I’ve gotten as far as I can on my secret other project while I wait for supplies (mostly new labels – can you believe I’ve sewn through the last lot of 120-odd Fehr Trade labels in the past two years??), so I cut out my muslin pieces for my birthday dress. If you’ve got a good memory, it’s this luuuurrrrrvely draped number from the Feb 2010 La Mia Boutique magazine, #6:
What I normally do for foreign language patterns (La Mia Boutique is in Italian) is look at the pieces and get a brief order of construction in my head. Usually I work from the top down, starting with assembling the front bodice pieces then join to the back at the shoulders, then finish the neckline, then if it’s a knit, attach the sleeves at the armscye and sew up the side seams, or if it’s a woven, do the side seams first them attach the sleeve in the round. After sewing for a while, you begin to see that most pattern instructions have you sew things in roughly the same order, so you can just do those here to suit this particular pattern.
But for more complicated patterns like this one, I like to sit down with a pen and paper and mentally go through the whole process, visualising how the different pieces interact and the pros and cons of doing which seams in which order (like “if I do this first, is it going to make it awkward to serge that?”). It’s a great mental exercise in spatial thinking, and one of the most pleasurable aspects of sewing for me.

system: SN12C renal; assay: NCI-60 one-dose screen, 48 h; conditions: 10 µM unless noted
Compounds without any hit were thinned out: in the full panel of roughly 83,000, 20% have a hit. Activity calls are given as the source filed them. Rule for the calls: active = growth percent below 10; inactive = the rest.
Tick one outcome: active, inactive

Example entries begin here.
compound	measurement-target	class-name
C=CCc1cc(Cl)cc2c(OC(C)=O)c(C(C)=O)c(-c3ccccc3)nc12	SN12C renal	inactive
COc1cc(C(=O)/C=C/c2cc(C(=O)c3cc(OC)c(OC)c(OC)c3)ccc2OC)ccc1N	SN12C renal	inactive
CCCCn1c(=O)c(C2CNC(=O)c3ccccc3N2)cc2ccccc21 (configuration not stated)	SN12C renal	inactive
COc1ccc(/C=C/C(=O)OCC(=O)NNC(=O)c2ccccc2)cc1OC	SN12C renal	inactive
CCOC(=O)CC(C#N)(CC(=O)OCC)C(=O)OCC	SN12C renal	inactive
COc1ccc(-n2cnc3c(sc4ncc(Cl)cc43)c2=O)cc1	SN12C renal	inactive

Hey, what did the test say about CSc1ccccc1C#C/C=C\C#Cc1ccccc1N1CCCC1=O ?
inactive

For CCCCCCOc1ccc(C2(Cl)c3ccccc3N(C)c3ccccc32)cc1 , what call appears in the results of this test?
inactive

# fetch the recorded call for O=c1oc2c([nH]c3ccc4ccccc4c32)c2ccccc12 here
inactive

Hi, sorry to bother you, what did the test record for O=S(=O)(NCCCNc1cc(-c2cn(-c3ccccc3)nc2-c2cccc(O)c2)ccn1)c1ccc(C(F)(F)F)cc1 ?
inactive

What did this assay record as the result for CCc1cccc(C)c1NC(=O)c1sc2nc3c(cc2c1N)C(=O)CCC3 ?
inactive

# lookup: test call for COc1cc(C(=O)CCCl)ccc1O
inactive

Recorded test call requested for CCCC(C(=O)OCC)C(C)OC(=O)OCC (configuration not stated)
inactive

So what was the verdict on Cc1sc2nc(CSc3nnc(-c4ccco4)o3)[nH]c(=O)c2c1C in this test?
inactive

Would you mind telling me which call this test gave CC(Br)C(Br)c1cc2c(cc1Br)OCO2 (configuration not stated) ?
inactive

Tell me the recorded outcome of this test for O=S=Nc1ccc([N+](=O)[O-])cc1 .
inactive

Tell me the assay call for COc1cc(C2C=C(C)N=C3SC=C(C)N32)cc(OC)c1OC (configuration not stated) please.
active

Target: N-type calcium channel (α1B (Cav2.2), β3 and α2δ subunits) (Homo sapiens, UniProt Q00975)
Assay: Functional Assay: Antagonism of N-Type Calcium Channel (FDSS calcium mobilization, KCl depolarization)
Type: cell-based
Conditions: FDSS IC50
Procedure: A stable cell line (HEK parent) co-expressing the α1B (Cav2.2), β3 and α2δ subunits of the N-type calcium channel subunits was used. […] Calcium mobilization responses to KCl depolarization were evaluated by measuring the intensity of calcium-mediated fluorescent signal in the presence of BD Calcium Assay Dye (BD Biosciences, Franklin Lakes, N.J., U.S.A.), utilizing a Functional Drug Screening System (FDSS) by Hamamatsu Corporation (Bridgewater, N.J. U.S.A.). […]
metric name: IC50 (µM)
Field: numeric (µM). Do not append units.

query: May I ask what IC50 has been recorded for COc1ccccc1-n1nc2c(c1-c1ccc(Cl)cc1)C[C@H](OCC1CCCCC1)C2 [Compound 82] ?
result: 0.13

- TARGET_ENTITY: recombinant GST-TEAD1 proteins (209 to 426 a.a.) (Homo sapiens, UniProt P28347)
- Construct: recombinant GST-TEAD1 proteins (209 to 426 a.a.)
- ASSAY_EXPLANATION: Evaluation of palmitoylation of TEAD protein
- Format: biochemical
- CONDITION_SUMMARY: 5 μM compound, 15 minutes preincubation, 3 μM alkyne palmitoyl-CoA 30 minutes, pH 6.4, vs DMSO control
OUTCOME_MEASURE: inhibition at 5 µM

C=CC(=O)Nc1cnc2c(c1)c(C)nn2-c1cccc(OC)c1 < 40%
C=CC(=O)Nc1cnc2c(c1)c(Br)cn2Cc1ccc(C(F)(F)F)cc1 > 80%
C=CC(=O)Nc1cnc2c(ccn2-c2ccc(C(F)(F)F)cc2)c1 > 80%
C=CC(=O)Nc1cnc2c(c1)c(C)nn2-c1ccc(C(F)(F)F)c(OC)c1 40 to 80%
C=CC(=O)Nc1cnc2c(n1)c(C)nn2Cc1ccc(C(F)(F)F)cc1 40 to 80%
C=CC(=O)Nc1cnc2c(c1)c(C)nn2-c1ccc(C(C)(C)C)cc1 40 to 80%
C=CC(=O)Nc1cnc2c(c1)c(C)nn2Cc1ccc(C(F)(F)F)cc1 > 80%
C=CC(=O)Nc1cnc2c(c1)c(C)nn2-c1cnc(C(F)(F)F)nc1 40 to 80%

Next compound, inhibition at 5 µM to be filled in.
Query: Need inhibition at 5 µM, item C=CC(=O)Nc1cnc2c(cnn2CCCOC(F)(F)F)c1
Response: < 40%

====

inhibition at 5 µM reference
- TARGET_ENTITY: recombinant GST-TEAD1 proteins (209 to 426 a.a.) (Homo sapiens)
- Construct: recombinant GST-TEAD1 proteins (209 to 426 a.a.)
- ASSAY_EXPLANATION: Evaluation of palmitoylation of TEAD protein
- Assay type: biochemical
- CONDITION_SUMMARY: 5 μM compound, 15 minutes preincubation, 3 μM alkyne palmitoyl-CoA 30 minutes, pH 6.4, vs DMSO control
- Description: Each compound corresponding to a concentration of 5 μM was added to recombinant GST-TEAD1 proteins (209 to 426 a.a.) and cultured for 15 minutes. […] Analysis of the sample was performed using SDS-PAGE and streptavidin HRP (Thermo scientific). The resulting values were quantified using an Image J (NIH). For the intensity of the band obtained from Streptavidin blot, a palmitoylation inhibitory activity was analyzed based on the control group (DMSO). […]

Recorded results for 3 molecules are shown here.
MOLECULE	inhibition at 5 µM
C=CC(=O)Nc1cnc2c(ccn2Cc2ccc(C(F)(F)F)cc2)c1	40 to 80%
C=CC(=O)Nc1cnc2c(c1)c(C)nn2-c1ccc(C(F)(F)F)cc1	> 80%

And it means I don’t have to type in every single word of the foreign instructions and figure out what the translator’s trying to tell me (sewing terms are not the best translated! )!
So since I was writing these out anyway, I thought my order of construction might help others who were eyeing up this pattern.
- Gather everything as marked between the “T” notches.
- Apply vilene bias tape to: a) back shoulders, b) back neckline, and c) front neckline (#7) to prevent stretching (you could cut your own lightweight interfacing strips or staystitch or use clear elastic here instead)